Conspiracy Claim Based Solely on Trade Secrets Preempted by ITSA

Posted in Jurisdiction

Abanco Int’l., Inc. v. Guestlogix Inc., __ F. Supp.2d __, 2007 WL 1492928 (N.D. Ill. May 21, 2007) (Bucklo, J.).

Judge Bucklo dismissed plaintiff’s conspiracy claim but not its unjust enrichment and tortious interference claims, holding that the former was preempted by the Illinois Trade Secret Act ("ITSA").  Plaintiff alleged that it entered a business relationship with defendant, supported by a confidentiality agreement (the "Agreement").  The parties were working together to supply airlines with electronic "buy-on-board" systems that would allow passengers to pay for drinks and other in-flight purchases with credit cards.  Plaintiff alleged that, based upon the Agreement, it provided defendant confidential, trade secret information about its buy-on-board system (the "Abanco System") and that with defendant’s support, plaintiff entered negotiations to provide the Abanco System to third party American Airlines.  But after the parties’ relationship soured, American Airlines allegedly ended negotiations with plaintiff and entered an agreement with defendant for a buy-on-board system.  Plaintiff then filed suit against defendant alleging trade secret misappropriation, breach of the Agreement, unjust enrichment, tortious interference and conspiracy.  The Court held that plaintiff’s unjust enrichment and tortious interference claims were not preempted by ITSA because they were based upon information protected by the Agreement in addition to plaintiff’s alleged trade secrets.  Specifically, plaintiff alleged that it gave defendant information "including information that was confidential, non-public, and proprietary and which constituted Abanco trade secrets." (emphasis added by the Court).  But plaintiff’s conspiracy claim was based solely upon defendant’s and American Airline’s use of information obtained from Abanco "constitut[ing] trade secrets belonging to Abanco."  Because Abanco did not claim the conspiracy used any information other than its trade secrets, the conspiracy claim was preempted.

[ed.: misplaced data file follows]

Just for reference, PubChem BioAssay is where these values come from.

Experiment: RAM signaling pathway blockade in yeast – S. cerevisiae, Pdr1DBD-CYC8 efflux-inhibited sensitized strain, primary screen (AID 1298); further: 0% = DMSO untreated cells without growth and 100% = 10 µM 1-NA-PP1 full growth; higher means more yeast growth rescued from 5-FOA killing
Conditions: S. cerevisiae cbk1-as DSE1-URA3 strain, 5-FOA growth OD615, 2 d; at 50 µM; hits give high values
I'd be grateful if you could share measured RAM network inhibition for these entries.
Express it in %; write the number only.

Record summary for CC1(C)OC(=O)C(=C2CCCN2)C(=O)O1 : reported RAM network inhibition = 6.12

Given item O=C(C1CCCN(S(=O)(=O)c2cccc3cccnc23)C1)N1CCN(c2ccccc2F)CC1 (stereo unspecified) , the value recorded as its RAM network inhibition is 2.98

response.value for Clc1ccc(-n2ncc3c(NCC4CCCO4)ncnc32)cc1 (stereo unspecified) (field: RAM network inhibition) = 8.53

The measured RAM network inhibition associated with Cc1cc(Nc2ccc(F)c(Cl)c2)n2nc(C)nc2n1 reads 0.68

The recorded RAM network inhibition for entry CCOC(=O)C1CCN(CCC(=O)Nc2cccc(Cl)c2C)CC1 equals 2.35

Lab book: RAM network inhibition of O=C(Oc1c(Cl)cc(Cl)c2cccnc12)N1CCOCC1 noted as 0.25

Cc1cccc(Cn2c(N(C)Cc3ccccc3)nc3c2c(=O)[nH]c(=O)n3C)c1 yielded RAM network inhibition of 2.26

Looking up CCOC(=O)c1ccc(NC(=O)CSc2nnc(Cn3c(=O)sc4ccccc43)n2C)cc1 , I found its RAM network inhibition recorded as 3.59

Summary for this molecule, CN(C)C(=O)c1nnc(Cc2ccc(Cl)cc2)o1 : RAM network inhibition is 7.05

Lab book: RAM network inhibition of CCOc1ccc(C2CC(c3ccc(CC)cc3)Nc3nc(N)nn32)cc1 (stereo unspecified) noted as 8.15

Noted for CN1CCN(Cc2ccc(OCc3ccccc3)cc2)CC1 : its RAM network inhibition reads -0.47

Insufficient Facts to Determine Whether Computer Program was Protected by Copyright or Trade Secret

Posted in Summary Judgment

Stafford Trading, Inc. v. Lovely, No. 05 C 4868, 2007 WL 1512417 (N.D. Ill. May 21, 2007) (Coar, J.).

Judge Coar granted in part declaratory judgment plaintiffs’ (collectively "Stafford") motion to dismiss and denied Stafford’s summary judgment motion.  The Court dismissed defendants’ fraud and unjust enrichment counterclaims after holding that they were preempted by the Illinois Trade Secret Act.  The Court also dismissed defendants’ fraudulent concealment.  The material fact that Stafford allegedly failed to disclose was the opinion that Stafford owned the RIVAS electronic options trading platform outright.  But the Court held that an allegedly withheld opinion could not support a fraudulent concealment claim.